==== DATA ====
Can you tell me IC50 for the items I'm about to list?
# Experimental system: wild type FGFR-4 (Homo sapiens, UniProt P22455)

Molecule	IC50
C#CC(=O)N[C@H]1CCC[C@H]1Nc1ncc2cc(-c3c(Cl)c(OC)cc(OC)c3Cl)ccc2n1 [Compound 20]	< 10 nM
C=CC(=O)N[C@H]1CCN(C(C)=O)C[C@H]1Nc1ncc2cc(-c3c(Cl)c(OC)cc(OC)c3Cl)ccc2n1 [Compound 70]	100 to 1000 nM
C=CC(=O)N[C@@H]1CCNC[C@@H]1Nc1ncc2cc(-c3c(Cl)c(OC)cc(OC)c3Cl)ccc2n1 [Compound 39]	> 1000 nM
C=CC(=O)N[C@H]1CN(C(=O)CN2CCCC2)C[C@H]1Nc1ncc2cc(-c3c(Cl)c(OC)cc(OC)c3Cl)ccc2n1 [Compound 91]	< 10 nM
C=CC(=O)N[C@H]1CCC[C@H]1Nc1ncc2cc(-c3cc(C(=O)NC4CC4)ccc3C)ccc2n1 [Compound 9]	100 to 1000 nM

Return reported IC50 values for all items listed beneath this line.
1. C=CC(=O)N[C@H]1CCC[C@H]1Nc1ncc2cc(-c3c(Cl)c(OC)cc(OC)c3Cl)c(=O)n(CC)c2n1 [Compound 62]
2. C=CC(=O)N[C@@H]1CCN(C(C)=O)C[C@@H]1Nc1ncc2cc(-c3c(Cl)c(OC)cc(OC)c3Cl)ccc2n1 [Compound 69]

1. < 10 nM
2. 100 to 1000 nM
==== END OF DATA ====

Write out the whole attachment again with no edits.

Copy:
Can you tell me IC50 for the items I'm about to list?
# Experimental system: wild type FGFR-4 (Homo sapiens, UniProt P22455)

Molecule	IC50
C#CC(=O)N[C@H]1CCC[C@H]1Nc1ncc2cc(-c3c(Cl)c(OC)cc(OC)c3Cl)ccc2n1 [Compound 20]	< 10 nM
C=CC(=O)N[C@H]1CCN(C(C)=O)C[C@H]1Nc1ncc2cc(-c3c(Cl)c(OC)cc(OC)c3Cl)ccc2n1 [Compound 70]	100 to 1000 nM
C=CC(=O)N[C@@H]1CCNC[C@@H]1Nc1ncc2cc(-c3c(Cl)c(OC)cc(OC)c3Cl)ccc2n1 [Compound 39]	> 1000 nM
C=CC(=O)N[C@H]1CN(C(=O)CN2CCCC2)C[C@H]1Nc1ncc2cc(-c3c(Cl)c(OC)cc(OC)c3Cl)ccc2n1 [Compound 91]	< 10 nM
C=CC(=O)N[C@H]1CCC[C@H]1Nc1ncc2cc(-c3cc(C(=O)NC4CC4)ccc3C)ccc2n1 [Compound 9]	100 to 1000 nM

Return reported IC50 values for all items listed beneath this line.
1. C=CC(=O)N[C@H]1CCC[C@H]1Nc1ncc2cc(-c3c(Cl)c(OC)cc(OC)c3Cl)c(=O)n(CC)c2n1 [Compound 62]
2. C=CC(=O)N[C@@H]1CCN(C(C)=O)C[C@@H]1Nc1ncc2cc(-c3c(Cl)c(OC)cc(OC)c3Cl)ccc2n1 [Compound 69]

1. < 10 nM
2. 100 to 1000 nM